Millwall have condemned their own fans after they booed players for taking the knee in support of the Black Lives Matters movement.
Club chiefs were left ‘dismayed and saddened’ the incident at The Den in what was the first game they had been allowed into the stadium in eight months.
Two-thousand supporters were permitted to watch their Championship clash with Derby County inside the stadium as it falls in Tier 2 of the government’s coronavirus restrictions.
But ahead of the 1-0 defeat, as players from Milwall and Derby bent down on one knee in solidarity with the Black Lives Matter movement, boos and jeers rang around the stadium from the Millwall fans.
A statement from the club on Sunday read: ‘Millwall Football Club was dismayed and saddened by events which marred Saturday’s game against Derby County at The Den.
‘The club has worked tirelessly in recent months to prepare for the return of supporters and what should have been a positive and exciting occasion was completely overshadowed, much to the immense disappointment and upset of those who have contributed to those efforts.
‘The impact of such incidents is felt not just by the players and management, but by those who work throughout the club and in its Academy and Community Trust, where so many staff and volunteers continue passionate endeavours to enhance Millwall’s reputation day after day, year after year.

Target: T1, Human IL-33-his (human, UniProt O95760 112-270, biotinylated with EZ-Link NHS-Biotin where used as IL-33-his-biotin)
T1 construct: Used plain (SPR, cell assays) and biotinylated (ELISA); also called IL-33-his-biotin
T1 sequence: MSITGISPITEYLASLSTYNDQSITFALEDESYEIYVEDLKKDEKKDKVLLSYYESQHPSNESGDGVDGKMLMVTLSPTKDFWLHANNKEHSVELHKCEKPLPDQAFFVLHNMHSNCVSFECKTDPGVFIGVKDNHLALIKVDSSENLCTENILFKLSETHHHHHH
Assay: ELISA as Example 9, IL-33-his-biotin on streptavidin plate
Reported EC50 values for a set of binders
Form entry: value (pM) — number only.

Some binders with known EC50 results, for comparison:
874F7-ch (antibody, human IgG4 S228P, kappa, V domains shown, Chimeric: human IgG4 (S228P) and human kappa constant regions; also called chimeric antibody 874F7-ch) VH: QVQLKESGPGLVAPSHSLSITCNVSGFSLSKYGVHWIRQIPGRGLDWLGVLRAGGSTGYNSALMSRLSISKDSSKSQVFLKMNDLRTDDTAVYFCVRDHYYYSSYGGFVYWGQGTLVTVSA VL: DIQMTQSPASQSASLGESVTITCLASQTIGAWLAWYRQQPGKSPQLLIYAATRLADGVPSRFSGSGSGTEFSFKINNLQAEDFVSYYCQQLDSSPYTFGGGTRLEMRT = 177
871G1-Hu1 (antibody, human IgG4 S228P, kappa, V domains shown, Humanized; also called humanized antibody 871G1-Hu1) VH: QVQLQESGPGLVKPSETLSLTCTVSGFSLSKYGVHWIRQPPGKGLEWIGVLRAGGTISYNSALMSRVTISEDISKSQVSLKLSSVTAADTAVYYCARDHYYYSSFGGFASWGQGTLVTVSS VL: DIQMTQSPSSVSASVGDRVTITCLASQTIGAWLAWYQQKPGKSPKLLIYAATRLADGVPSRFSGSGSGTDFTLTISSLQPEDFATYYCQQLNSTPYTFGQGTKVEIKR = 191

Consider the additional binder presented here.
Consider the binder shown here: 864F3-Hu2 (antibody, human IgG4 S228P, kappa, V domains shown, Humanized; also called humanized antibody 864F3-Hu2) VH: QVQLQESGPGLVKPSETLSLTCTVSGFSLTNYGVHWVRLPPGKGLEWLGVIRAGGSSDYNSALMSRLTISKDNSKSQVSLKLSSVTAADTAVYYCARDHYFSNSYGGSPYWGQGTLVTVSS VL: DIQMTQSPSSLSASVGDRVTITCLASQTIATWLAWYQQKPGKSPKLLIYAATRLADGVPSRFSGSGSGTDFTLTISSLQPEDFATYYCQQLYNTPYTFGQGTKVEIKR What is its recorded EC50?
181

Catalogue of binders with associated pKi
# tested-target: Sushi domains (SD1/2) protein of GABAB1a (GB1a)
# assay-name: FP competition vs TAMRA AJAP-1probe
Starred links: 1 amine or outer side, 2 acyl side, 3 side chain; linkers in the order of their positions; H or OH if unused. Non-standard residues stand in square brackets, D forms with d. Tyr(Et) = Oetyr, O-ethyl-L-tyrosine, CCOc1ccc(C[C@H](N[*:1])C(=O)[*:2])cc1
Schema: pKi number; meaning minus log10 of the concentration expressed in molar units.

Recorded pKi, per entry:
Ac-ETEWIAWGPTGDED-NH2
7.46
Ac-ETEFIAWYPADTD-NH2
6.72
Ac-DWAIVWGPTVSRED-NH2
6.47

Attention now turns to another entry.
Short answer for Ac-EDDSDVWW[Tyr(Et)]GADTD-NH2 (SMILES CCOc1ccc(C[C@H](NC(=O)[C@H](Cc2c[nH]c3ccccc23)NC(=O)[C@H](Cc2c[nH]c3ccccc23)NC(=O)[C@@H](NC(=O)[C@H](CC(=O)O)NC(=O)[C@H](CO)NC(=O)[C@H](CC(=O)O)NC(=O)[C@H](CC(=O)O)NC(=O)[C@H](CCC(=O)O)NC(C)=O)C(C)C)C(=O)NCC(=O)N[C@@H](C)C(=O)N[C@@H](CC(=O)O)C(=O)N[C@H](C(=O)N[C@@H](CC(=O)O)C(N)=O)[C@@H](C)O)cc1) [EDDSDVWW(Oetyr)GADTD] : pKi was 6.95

‘The club will not allow their fine work to be in vain.
‘The players are continuing to use the biggest platform they have to support the drive for change, not just in football but in society generally.
‘Over the coming days, club, Academy and Community Trust staff will meet with Kick It Out and representatives from other appropriate bodies in an attempt to use Saturday’s events as a catalyst for more rapid solutions which have an impact both in the short and long-term.
‘Further comment will be made once those meetings and discussions are concluded.’
Earlier on Sunday morning, UK environment secretary George Eustice claimed fans who booed players should be ‘respected’.
Eustice, who claimed he had not seen the incident and that “the issue of race and racial discrimination is something that we all take very very seriously”, said: ‘My personal view is that Black Lives Matter, capital B, L and M, is actually a political movement that is different to what most of us believe in, which is standing up for racial equality
‘Each individual can take their own choices about how they reflect this and I know a number of people feel quite strongly and have taken that approach.’